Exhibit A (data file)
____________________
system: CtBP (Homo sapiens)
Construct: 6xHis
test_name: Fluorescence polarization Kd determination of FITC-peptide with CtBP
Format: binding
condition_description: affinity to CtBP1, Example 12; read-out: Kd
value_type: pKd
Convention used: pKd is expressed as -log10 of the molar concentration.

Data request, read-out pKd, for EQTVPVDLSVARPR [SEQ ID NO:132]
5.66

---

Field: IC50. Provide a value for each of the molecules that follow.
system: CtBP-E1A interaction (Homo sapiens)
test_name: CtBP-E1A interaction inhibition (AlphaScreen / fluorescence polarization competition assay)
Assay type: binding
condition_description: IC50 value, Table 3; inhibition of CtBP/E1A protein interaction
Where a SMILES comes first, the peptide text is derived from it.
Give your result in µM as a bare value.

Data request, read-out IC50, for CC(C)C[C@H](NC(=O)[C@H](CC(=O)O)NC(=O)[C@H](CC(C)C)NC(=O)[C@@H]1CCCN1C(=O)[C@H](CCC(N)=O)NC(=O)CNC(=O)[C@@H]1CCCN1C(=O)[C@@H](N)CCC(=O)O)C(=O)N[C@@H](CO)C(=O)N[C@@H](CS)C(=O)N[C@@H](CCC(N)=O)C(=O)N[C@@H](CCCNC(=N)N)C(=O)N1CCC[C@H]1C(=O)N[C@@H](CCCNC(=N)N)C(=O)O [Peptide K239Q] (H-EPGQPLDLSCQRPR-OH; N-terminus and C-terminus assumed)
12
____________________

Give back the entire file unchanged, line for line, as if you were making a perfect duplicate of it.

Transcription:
system: CtBP (Homo sapiens)
Construct: 6xHis
test_name: Fluorescence polarization Kd determination of FITC-peptide with CtBP
Format: binding
condition_description: affinity to CtBP1, Example 12; read-out: Kd
value_type: pKd
Convention used: pKd is expressed as -log10 of the molar concentration.

Data request, read-out pKd, for EQTVPVDLSVARPR [SEQ ID NO:132]
5.66

---

Field: IC50. Provide a value for each of the molecules that follow.
system: CtBP-E1A interaction (Homo sapiens)
test_name: CtBP-E1A interaction inhibition (AlphaScreen / fluorescence polarization competition assay)
Assay type: binding
condition_description: IC50 value, Table 3; inhibition of CtBP/E1A protein interaction
Where a SMILES comes first, the peptide text is derived from it.
Give your result in µM as a bare value.

Data request, read-out IC50, for CC(C)C[C@H](NC(=O)[C@H](CC(=O)O)NC(=O)[C@H](CC(C)C)NC(=O)[C@@H]1CCCN1C(=O)[C@H](CCC(N)=O)NC(=O)CNC(=O)[C@@H]1CCCN1C(=O)[C@@H](N)CCC(=O)O)C(=O)N[C@@H](CO)C(=O)N[C@@H](CS)C(=O)N[C@@H](CCC(N)=O)C(=O)N[C@@H](CCCNC(=N)N)C(=O)N1CCC[C@H]1C(=O)N[C@@H](CCCNC(=N)N)C(=O)O [Peptide K239Q] (H-EPGQPLDLSCQRPR-OH; N-terminus and C-terminus assumed)
12